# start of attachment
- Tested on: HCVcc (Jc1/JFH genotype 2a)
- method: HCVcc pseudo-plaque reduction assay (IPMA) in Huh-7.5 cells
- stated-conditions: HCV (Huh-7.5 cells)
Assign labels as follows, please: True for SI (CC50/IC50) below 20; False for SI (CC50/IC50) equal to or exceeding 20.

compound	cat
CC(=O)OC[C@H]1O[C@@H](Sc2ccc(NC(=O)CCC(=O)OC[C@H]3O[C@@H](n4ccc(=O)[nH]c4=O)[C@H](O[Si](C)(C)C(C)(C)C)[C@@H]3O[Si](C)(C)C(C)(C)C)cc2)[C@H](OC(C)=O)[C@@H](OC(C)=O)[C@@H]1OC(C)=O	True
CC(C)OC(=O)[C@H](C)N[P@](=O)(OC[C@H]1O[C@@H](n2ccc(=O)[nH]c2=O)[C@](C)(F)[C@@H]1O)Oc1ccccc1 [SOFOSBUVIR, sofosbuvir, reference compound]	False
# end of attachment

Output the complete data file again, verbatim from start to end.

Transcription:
- Tested on: HCVcc (Jc1/JFH genotype 2a)
- method: HCVcc pseudo-plaque reduction assay (IPMA) in Huh-7.5 cells
- stated-conditions: HCV (Huh-7.5 cells)
Assign labels as follows, please: True for SI (CC50/IC50) below 20; False for SI (CC50/IC50) equal to or exceeding 20.

compound	cat
CC(=O)OC[C@H]1O[C@@H](Sc2ccc(NC(=O)CCC(=O)OC[C@H]3O[C@@H](n4ccc(=O)[nH]c4=O)[C@H](O[Si](C)(C)C(C)(C)C)[C@@H]3O[Si](C)(C)C(C)(C)C)cc2)[C@H](OC(C)=O)[C@@H](OC(C)=O)[C@@H]1OC(C)=O	True
CC(C)OC(=O)[C@H](C)N[P@](=O)(OC[C@H]1O[C@@H](n2ccc(=O)[nH]c2=O)[C@](C)(F)[C@@H]1O)Oc1ccccc1 [SOFOSBUVIR, sofosbuvir, reference compound]	False